Tuesday, September 27, 2011

MIPS based smartphone passes Android CTS

The Android Compatibility Test Suite (CTS) and accompanying Compatibility Definition Document (CDD) comprise a self-administered program to ensure that a device is compatible with a particular version of Android, such as Froyo, Gingerbread, or HoneyComb. The CTS is a collection of roughly 24,000 tests that can be performed on any Android device. These tests are grouped into categories such as telephony, graphics, camera, location, touchscreen, WiFi etc. Google publishes a CDD for each major release of Android that specifies the requirements for each category of tests in the corresponding CTS.
So why is the CTS so important for device manufacturers? For starters, passing the CTS is a necessary (albeit not the only) condition to enable access to the Android Market, allow use of the Android logo on the device, and to a degree, ensure superior compatibility with the several hundreds of thousands of apps on the Market.

Until now all of the devices in the market that are known to have ‘passed’ the CTS are based on the ARM architecture. We at MIPS are proud to be the first to publicly announce a non-ARM based device to pass the CTS. This device is an Android Froyo based smartphone with an SoC from Ingenic Semiconductor based on the MIPS32 architecture, retailing for under $100. The phone is currently shipping in volume in China, Europe, India, and soon – North America. The phone has access to several hundred thousand apps, including popular titles such as Angry Birds, Pandora Radio, Shazam, Google Docs, Kindle, YouTube etc. We congratulate Ingenic Semiconductor for achieving this feat.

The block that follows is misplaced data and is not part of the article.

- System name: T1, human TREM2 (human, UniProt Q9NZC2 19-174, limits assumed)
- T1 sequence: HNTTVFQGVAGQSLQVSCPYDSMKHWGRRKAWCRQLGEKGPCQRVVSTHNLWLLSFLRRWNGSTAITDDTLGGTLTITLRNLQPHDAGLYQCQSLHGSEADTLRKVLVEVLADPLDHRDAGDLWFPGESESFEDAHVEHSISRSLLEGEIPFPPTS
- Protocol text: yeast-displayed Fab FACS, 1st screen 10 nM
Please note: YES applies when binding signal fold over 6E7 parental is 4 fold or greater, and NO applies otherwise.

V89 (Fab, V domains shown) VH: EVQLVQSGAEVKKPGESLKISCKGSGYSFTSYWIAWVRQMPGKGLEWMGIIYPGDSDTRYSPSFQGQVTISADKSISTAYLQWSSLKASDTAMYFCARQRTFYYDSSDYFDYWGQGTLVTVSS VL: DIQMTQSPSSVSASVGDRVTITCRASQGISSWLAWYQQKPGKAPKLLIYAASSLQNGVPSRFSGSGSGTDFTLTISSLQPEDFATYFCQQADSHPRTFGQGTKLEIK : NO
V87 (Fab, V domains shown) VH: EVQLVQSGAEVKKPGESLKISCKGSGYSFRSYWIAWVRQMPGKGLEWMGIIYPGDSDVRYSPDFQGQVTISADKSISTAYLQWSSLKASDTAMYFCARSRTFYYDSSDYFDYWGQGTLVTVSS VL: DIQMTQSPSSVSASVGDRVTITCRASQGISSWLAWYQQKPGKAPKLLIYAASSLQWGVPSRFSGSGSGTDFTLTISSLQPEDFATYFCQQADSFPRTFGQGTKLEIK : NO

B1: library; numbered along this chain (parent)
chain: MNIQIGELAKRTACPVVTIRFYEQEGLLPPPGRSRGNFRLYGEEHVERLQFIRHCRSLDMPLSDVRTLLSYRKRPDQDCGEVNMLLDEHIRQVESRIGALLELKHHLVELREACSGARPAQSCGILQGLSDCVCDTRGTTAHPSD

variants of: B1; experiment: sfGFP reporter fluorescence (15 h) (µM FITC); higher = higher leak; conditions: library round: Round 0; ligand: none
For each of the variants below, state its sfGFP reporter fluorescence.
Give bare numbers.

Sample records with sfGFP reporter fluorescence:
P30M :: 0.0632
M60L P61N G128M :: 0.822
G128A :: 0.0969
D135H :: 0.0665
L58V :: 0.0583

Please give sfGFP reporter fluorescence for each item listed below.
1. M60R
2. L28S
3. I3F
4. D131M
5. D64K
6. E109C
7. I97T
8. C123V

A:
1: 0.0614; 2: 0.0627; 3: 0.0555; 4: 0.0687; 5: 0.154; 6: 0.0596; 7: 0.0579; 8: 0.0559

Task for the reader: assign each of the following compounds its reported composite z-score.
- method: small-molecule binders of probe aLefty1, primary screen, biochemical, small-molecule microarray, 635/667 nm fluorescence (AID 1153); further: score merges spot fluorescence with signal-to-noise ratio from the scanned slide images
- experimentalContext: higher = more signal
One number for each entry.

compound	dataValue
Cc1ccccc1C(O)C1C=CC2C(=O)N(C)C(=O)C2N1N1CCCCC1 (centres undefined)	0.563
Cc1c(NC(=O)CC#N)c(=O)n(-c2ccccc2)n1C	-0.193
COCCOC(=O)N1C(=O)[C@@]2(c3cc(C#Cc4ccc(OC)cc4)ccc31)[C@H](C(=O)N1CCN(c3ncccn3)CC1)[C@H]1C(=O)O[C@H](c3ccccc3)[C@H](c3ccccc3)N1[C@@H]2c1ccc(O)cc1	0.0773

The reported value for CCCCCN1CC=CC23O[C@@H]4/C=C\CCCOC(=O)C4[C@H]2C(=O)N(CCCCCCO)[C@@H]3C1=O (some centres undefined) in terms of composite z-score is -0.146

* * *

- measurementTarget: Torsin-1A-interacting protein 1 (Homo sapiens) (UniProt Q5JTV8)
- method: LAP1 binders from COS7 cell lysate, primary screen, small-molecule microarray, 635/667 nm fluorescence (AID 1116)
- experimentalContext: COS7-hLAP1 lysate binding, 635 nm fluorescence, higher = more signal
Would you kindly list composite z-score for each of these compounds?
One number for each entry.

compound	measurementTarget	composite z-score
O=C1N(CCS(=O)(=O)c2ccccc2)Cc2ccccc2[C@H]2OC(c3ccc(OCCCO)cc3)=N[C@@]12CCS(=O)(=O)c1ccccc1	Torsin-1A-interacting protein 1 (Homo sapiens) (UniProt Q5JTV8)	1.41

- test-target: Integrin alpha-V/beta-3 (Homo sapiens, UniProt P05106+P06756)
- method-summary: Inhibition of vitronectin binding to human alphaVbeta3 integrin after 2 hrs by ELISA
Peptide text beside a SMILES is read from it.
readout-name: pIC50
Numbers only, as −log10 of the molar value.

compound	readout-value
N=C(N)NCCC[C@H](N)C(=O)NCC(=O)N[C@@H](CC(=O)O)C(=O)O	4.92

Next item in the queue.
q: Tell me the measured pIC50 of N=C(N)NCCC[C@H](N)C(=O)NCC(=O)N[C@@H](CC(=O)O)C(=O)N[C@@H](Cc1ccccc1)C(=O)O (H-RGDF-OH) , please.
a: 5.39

A testament to this mobile-related success (and much more to come from other MIPS licensees) is represented in yet another announcement we made at COMPUTEX 2011. TCL Corporation is bringing to market a MIPS-Based smartphone in China, leveraging the XBurst SoC from Ingenic Semiconductor. The phone will have coverage from China Mobile.
We applaud Google for providing such a rigorous compatibility test suite that helps to prevent fragmentation by ensuring a consistent user experience and standardized application programming interface for the many device manufacturers in the world who are rapidly taking advantage of Android as the strategic platform for smartphones and other network connected consumer devices. We look forward to announcements from Intel in the coming months as well, realizing Google’s true dream of Android architectural neutrality. MIPS will clearly accelerate the proliferation of Android as we bring Android not only to additional mobile handset SoCs, but also to the consumer electronics manufacturers that long ago selected MIPS-Based SoCs as their gold standard for products such as DTVs, set-top boxes and Blu-ray players.
ARM is no longer alone on top of the mobile mountain. We like it up here, and we are here to stay.

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